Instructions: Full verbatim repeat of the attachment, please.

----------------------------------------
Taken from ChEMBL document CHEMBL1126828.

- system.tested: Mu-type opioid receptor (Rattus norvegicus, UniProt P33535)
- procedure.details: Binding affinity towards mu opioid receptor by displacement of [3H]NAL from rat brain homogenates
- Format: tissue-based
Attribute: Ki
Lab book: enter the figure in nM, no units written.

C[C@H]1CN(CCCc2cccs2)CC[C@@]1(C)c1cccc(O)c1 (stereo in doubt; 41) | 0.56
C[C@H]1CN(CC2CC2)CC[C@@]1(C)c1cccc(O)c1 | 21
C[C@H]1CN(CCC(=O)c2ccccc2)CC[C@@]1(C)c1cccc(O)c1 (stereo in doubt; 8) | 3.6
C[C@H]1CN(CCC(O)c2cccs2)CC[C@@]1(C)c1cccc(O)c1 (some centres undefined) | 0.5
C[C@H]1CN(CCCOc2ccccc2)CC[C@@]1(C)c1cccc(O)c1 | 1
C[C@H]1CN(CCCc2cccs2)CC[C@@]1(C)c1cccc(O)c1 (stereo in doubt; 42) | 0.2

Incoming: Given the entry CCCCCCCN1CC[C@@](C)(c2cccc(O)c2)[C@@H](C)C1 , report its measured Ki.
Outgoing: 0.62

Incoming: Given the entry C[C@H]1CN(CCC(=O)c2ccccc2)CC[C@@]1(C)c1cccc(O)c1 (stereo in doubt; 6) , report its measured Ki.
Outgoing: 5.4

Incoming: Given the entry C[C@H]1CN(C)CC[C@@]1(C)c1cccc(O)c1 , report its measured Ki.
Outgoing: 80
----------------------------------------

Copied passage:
Taken from ChEMBL document CHEMBL1126828.

- system.tested: Mu-type opioid receptor (Rattus norvegicus, UniProt P33535)
- procedure.details: Binding affinity towards mu opioid receptor by displacement of [3H]NAL from rat brain homogenates
- Format: tissue-based
Attribute: Ki
Lab book: enter the figure in nM, no units written.

C[C@H]1CN(CCCc2cccs2)CC[C@@]1(C)c1cccc(O)c1 (stereo in doubt; 41) | 0.56
C[C@H]1CN(CC2CC2)CC[C@@]1(C)c1cccc(O)c1 | 21
C[C@H]1CN(CCC(=O)c2ccccc2)CC[C@@]1(C)c1cccc(O)c1 (stereo in doubt; 8) | 3.6
C[C@H]1CN(CCC(O)c2cccs2)CC[C@@]1(C)c1cccc(O)c1 (some centres undefined) | 0.5
C[C@H]1CN(CCCOc2ccccc2)CC[C@@]1(C)c1cccc(O)c1 | 1
C[C@H]1CN(CCCc2cccs2)CC[C@@]1(C)c1cccc(O)c1 (stereo in doubt; 42) | 0.2

Incoming: Given the entry CCCCCCCN1CC[C@@](C)(c2cccc(O)c2)[C@@H](C)C1 , report its measured Ki.
Outgoing: 0.62

Incoming: Given the entry C[C@H]1CN(CCC(=O)c2ccccc2)CC[C@@]1(C)c1cccc(O)c1 (stereo in doubt; 6) , report its measured Ki.
Outgoing: 5.4

Incoming: Given the entry C[C@H]1CN(C)CC[C@@]1(C)c1cccc(O)c1 , report its measured Ki.
Outgoing: 80